Thursday, May 1, 2008

Good Fences Make Good Neighbors: Meth

It's the time of year again when open borders advocates take to the streets to demand amnesty for illegal aliens. We here at the Kansas Citian thought we'd take the opportunity to post a special five part limited series entitled Good Fences Make Good Neighbors. Each day, concluding on Cinco de Mayo, we will post a special feature detailing a specific reason why we need a secure fence along the southern border of the United States.


Methamphetamine, now considered the greatest drug problem facing the western U.S., is spreading across the rest of the country like a cancer, according to the Department of Justice.

A report by the DOJ found that 80 percent of the meth in the U.S. was produced in Mexico. Mexican drug cartels, adept at meeting growing demand from meth addicts, are smuggling record amounts of meth across the southern U.S. border with Mexico.
In the first three weeks of April, U.S. officials confiscated more than $30 million worth of methamphetamine destined for distribution points in California, Washington, Dallas, Kansas City, and Atlanta, Ga.

In 2007, customs agents seized $220 million worth of meth, more than 2000 pounds, at the six border crossings from Mexico into California alone.

"Drug trafficking organizations based in Mexico do not confine themselves by our boundaries, borders or laws," Arnold Moorin, the DEA Special Agent in Charge in Seattle, said following the arrests.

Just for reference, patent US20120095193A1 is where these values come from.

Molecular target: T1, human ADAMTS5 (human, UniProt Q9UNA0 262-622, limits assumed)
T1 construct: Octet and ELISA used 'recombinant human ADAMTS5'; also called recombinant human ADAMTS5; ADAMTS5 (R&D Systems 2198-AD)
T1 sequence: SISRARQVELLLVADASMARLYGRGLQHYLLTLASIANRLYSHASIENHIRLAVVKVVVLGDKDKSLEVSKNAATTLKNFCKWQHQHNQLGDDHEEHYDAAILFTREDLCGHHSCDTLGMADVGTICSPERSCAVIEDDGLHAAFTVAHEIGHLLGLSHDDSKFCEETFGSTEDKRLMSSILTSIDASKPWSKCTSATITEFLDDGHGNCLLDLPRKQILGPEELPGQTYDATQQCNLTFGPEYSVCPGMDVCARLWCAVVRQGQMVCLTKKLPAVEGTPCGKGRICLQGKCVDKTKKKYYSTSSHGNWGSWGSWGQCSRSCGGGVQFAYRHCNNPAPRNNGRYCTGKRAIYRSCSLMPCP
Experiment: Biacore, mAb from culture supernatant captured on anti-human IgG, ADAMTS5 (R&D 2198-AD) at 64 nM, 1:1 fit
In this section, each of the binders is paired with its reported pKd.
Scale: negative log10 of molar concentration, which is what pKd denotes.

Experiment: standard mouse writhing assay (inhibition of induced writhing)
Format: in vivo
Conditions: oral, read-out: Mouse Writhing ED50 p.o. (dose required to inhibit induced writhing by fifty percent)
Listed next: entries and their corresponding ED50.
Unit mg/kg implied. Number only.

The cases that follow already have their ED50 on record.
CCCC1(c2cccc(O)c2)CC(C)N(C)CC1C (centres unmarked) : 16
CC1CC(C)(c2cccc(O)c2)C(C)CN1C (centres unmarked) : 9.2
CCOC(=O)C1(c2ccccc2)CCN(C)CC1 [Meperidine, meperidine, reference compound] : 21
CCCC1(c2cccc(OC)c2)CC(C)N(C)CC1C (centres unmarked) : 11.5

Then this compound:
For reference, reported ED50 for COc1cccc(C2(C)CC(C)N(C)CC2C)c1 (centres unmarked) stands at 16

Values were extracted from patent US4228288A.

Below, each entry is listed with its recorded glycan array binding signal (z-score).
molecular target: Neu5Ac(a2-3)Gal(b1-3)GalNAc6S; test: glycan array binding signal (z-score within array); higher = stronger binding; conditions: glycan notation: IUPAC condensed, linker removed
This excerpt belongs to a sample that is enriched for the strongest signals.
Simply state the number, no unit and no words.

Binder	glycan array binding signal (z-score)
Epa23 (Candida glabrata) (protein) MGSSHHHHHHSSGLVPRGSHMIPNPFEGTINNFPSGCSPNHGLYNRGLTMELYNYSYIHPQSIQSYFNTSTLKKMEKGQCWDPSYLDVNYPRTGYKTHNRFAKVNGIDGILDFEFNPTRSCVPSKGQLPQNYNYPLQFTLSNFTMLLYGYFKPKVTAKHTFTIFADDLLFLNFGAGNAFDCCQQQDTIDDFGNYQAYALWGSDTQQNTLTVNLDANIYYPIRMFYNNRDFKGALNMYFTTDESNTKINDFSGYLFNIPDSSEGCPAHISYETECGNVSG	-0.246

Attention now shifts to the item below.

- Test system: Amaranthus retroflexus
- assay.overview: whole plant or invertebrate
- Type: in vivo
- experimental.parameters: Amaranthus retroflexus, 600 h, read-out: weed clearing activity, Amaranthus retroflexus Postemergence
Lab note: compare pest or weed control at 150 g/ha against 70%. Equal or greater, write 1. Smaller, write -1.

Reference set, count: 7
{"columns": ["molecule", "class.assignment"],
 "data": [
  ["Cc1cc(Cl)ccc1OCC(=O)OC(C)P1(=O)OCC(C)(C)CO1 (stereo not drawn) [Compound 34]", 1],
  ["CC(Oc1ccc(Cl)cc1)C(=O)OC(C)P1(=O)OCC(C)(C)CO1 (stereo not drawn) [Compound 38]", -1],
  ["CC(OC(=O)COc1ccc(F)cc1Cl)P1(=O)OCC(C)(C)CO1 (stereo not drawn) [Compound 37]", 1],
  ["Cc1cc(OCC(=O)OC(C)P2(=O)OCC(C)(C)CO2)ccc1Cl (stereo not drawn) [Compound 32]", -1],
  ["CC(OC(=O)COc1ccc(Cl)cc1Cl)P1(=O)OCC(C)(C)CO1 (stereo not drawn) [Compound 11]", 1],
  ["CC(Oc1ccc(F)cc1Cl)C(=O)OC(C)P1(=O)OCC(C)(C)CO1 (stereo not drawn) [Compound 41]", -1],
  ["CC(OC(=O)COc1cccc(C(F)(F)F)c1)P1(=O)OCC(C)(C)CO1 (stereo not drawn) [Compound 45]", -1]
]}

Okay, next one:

The Substance Abuse and Mental Health Services Administration says that approximately 150,000 meth addicts were admitted to taxpayer funded treatment facilities in 2006, that's up from 65,000 in the year 2000.

While it's true a fence along the U.S. border with Mexico would not stop 100% of the methamphetamine entering the country, it would have a greater impact than the current practice of apprehension alone.

In 1994 the the Sandia national security laboratory issued a report that stated the use of multiple lighted barriers, with patrol roads between the barriers, would have a significant and dramatic impact on the flow of illegal drugs into the U.S.


Dustin said...

One of my favorite sites in the world is facesofmeth dot com.

Anonymous said...

I always thought it was strange that meth cooking has been associated with low class whites, when in reality 80% of it comes from Mexico. Until I saw report about it on PBS, I always assumed it was a local, "home grown" drug.